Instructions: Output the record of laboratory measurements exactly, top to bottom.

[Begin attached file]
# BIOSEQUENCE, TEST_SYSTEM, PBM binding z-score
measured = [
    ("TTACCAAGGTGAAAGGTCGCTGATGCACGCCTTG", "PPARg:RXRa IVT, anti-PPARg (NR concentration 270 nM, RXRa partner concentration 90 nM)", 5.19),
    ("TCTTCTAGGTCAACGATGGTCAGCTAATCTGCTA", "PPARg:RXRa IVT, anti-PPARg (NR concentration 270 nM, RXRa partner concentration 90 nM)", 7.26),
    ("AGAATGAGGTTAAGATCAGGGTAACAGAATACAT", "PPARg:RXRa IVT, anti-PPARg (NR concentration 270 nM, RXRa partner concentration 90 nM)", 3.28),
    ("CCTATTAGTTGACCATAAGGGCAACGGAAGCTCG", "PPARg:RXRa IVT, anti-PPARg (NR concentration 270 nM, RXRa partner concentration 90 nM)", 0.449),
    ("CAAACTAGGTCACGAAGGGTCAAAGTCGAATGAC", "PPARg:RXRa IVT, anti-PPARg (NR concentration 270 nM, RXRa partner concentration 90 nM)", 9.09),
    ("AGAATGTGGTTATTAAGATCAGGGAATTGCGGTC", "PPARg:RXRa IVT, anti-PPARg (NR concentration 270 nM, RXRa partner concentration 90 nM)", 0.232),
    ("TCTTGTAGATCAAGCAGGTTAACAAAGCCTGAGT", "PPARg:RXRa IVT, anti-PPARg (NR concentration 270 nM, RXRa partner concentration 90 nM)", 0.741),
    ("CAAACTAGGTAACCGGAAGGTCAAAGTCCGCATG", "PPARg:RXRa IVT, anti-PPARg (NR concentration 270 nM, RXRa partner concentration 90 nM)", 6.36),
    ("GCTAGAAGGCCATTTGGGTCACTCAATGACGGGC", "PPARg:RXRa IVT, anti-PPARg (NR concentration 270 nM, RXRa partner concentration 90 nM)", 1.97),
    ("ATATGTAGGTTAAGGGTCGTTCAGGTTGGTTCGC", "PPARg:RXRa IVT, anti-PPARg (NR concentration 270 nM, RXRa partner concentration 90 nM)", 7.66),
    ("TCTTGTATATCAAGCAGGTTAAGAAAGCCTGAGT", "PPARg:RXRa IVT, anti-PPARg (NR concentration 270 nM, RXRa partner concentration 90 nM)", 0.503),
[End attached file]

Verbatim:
# BIOSEQUENCE, TEST_SYSTEM, PBM binding z-score
measured = [
    ("TTACCAAGGTGAAAGGTCGCTGATGCACGCCTTG", "PPARg:RXRa IVT, anti-PPARg (NR concentration 270 nM, RXRa partner concentration 90 nM)", 5.19),
    ("TCTTCTAGGTCAACGATGGTCAGCTAATCTGCTA", "PPARg:RXRa IVT, anti-PPARg (NR concentration 270 nM, RXRa partner concentration 90 nM)", 7.26),
    ("AGAATGAGGTTAAGATCAGGGTAACAGAATACAT", "PPARg:RXRa IVT, anti-PPARg (NR concentration 270 nM, RXRa partner concentration 90 nM)", 3.28),
    ("CCTATTAGTTGACCATAAGGGCAACGGAAGCTCG", "PPARg:RXRa IVT, anti-PPARg (NR concentration 270 nM, RXRa partner concentration 90 nM)", 0.449),
    ("CAAACTAGGTCACGAAGGGTCAAAGTCGAATGAC", "PPARg:RXRa IVT, anti-PPARg (NR concentration 270 nM, RXRa partner concentration 90 nM)", 9.09),
    ("AGAATGTGGTTATTAAGATCAGGGAATTGCGGTC", "PPARg:RXRa IVT, anti-PPARg (NR concentration 270 nM, RXRa partner concentration 90 nM)", 0.232),
    ("TCTTGTAGATCAAGCAGGTTAACAAAGCCTGAGT", "PPARg:RXRa IVT, anti-PPARg (NR concentration 270 nM, RXRa partner concentration 90 nM)", 0.741),
    ("CAAACTAGGTAACCGGAAGGTCAAAGTCCGCATG", "PPARg:RXRa IVT, anti-PPARg (NR concentration 270 nM, RXRa partner concentration 90 nM)", 6.36),
    ("GCTAGAAGGCCATTTGGGTCACTCAATGACGGGC", "PPARg:RXRa IVT, anti-PPARg (NR concentration 270 nM, RXRa partner concentration 90 nM)", 1.97),
    ("ATATGTAGGTTAAGGGTCGTTCAGGTTGGTTCGC", "PPARg:RXRa IVT, anti-PPARg (NR concentration 270 nM, RXRa partner concentration 90 nM)", 7.66),
    ("TCTTGTATATCAAGCAGGTTAAGAAAGCCTGAGT", "PPARg:RXRa IVT, anti-PPARg (NR concentration 270 nM, RXRa partner concentration 90 nM)", 0.503),